Saturday, December 23, 2006

Merry Xmas!

a bit of a test- as I've gotten the Treo up and running, I'm considering transitioning to a moblog format for the Woodyblog. I don't know how this will handle the pictures, though. Until I get the kinks worked out, you can check my vox blog (norm.vox.com) for my general moblogging efforts.

1 Comments:

At 5:39 PM, Anonymous Anonymous said...

Hi, this is Chris Hartbauer's sister. She just recently told me about your plight. I did not yet take time to read all of the postings but just thought I would let you know you are not alone. Briefly, I have 3 kids, 2 of whom had birth defects.
Christopher, 29 weeks, 1240 grams at birth. Asthma, hydrocephelus, 25 surgeries, 18 of them brain surgeries, in and out of coma's....now 19yrs. old, graduated last spring from high school, currently attending college, drives his own car, has a girlfriend and a part time job.
Brianna, full term, born with bladder exstrophy, (bladder on the outside of her body) 6 1/2 hr. surgery at birth, held her for the first time at 6 weeks old, when she came out of traction. Years of repeated surgeries, tethered spinal cord, numerous allergies (to most narcotics and most antibiotics, latex and milk products)thyroid problems, hypoglycemic, anoplasty, vaginoplasty, last summer 3 doctors performed a 12 hour reconstructive surgery which has rarely been performed in the United states.....now 17 y/o, a senior in high school, in GATE most of her schooling, now in most AP classes, also drives her own car, runs competitively on the high school cross country team. Our little family has now undergone a total of 57 surgeries in 19 years.

As you are learning, you have and will experience life experiences and emotions like you could have never imagined. If you ever want to call someone and just "lose it" because you can't take it any more....I would be more than willing to talk to you. It is always easy to find someone who will listen when things are goings well, or when you prefer to stay in a space to report facts of progress, it is another thing to find someone who will listen and truly understand on a broken heart level, on those days you feel like curling up in the middle of your kitchen floor in tears, crying..."I can't take it any more". That is when you can call me. People do mean well and you do appreciate the thoughts and prayers, however, there are times you don't need someone to pat you on the shoulder and say (though well meaning) "oh, it will be alright". The reality is there are bad days too, and it is OK, and actually healthy to give yourself permission to feel the intensity of those days. You have days when you think you are losing your mind...you are not! Believe me, it is those days and emotions which develop the wisdom, character and empathy to have a heart for others in the future.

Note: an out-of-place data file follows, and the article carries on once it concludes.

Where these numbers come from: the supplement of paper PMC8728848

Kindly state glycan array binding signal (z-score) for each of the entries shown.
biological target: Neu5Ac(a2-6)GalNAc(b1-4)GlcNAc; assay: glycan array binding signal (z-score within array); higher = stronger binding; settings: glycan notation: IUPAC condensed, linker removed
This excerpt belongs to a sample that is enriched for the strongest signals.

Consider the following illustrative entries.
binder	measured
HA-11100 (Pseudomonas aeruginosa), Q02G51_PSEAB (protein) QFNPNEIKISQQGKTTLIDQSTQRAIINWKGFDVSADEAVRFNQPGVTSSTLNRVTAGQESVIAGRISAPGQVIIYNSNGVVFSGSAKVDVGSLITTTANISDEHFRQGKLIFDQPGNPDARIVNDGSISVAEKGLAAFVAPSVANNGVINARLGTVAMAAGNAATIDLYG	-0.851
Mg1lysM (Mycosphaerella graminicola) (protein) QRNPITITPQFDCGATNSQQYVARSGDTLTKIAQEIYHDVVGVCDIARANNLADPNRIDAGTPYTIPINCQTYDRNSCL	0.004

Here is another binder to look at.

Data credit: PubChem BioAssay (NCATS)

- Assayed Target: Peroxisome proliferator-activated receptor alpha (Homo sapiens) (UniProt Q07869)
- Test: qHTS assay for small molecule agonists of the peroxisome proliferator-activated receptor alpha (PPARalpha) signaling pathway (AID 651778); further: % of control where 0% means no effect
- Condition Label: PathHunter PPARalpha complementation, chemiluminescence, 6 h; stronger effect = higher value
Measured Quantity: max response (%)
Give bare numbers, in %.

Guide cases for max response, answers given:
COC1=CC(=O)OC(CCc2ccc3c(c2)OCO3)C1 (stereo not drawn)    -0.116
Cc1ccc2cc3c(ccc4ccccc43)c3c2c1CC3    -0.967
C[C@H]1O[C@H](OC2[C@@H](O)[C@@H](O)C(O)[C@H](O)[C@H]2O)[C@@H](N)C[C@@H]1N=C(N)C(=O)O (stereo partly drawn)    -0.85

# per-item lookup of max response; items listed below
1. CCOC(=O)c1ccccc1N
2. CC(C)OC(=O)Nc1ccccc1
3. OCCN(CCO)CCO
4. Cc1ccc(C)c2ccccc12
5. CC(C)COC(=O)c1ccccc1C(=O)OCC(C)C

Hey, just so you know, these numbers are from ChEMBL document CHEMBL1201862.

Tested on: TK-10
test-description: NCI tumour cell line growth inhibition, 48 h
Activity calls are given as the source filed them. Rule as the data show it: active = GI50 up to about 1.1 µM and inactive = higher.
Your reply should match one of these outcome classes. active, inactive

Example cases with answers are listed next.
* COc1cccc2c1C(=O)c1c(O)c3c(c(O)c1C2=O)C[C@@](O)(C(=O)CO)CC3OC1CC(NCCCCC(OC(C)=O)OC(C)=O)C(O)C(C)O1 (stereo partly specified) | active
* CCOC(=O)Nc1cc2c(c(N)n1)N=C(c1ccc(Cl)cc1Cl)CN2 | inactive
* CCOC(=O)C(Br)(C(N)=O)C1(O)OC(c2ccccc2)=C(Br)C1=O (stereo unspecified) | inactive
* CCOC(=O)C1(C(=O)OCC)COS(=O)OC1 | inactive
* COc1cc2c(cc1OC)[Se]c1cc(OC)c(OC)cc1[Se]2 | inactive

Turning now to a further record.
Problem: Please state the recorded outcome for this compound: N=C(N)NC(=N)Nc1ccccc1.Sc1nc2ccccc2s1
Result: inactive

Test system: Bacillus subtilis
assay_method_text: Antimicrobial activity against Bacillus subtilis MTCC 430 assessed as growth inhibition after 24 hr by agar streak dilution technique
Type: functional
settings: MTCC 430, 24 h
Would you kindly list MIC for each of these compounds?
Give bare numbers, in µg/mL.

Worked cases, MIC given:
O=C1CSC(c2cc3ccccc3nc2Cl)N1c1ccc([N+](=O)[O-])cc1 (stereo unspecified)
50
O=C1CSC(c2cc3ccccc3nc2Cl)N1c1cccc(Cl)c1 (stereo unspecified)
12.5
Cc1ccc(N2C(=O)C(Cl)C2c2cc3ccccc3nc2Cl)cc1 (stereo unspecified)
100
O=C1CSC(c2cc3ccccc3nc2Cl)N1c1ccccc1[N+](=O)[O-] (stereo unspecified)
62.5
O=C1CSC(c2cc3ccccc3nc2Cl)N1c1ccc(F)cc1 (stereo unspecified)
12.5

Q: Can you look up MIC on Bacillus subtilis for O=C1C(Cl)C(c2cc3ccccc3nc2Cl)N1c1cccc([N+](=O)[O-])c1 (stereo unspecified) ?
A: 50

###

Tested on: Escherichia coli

In the event you have never heard of the concept, there is a phrase called, "chronic sorrow"...you having been granted a child with anything shy of "normal" condition, have now officially been intitiated into this club. If you would like more information about this or anything else, I have come to be quite a resource queen over the past 19 years. There are a lot of resources out there.
I would be willing to send you some articles and resources if you wish.
I guarantee, every little thing your child sees, and does for the first time, you will see and experience magnified because of his difficult early plight. The warm feeling in your heart when he gets those little league trophies, perfect attendance award, or simply swings by himself at the park for the first time, next to other "normal" kids, is indescribable. Many times you will see little things and just appreciate it privately inside of your chest and mind, the warmth is quite intense. When he walks up to get his high school diploma, take plenty of kleenex, you will need it. That sounds like a long time from now, but believe me, you blink and the time has passed.
Just remember the very most important thing that will influence his blossoming, perhaps beyond doctors expectation, is to frequently make sure he know he is loved. That is the most powerful contibuter to success in is little life. As long as he know that, everything else is secondary.
Kit Satre
(Veteran Medical Mom)

 

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